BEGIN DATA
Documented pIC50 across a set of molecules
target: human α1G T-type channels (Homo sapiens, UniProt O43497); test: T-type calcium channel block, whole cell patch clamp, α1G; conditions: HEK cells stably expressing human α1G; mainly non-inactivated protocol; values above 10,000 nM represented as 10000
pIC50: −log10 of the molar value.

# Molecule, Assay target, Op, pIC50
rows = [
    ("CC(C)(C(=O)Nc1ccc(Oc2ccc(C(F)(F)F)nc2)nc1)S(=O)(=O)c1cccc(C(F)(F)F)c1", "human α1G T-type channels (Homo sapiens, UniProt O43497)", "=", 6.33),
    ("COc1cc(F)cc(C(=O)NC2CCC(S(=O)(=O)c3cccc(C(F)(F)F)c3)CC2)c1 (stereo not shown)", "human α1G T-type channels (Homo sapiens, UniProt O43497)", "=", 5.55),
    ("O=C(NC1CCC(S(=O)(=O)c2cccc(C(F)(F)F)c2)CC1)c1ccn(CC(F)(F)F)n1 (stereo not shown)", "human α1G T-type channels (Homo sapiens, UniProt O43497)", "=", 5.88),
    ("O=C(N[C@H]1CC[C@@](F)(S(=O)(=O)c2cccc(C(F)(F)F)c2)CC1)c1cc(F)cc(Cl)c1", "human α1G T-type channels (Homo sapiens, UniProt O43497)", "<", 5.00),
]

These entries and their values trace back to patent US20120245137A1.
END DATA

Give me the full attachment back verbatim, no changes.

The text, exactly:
Documented pIC50 across a set of molecules
target: human α1G T-type channels (Homo sapiens, UniProt O43497); test: T-type calcium channel block, whole cell patch clamp, α1G; conditions: HEK cells stably expressing human α1G; mainly non-inactivated protocol; values above 10,000 nM represented as 10000
pIC50: −log10 of the molar value.

# Molecule, Assay target, Op, pIC50
rows = [
    ("CC(C)(C(=O)Nc1ccc(Oc2ccc(C(F)(F)F)nc2)nc1)S(=O)(=O)c1cccc(C(F)(F)F)c1", "human α1G T-type channels (Homo sapiens, UniProt O43497)", "=", 6.33),
    ("COc1cc(F)cc(C(=O)NC2CCC(S(=O)(=O)c3cccc(C(F)(F)F)c3)CC2)c1 (stereo not shown)", "human α1G T-type channels (Homo sapiens, UniProt O43497)", "=", 5.55),
    ("O=C(NC1CCC(S(=O)(=O)c2cccc(C(F)(F)F)c2)CC1)c1ccn(CC(F)(F)F)n1 (stereo not shown)", "human α1G T-type channels (Homo sapiens, UniProt O43497)", "=", 5.88),
    ("O=C(N[C@H]1CC[C@@](F)(S(=O)(=O)c2cccc(C(F)(F)F)c2)CC1)c1cc(F)cc(Cl)c1", "human α1G T-type channels (Homo sapiens, UniProt O43497)", "<", 5.00),
]

These entries and their values trace back to patent US20120245137A1.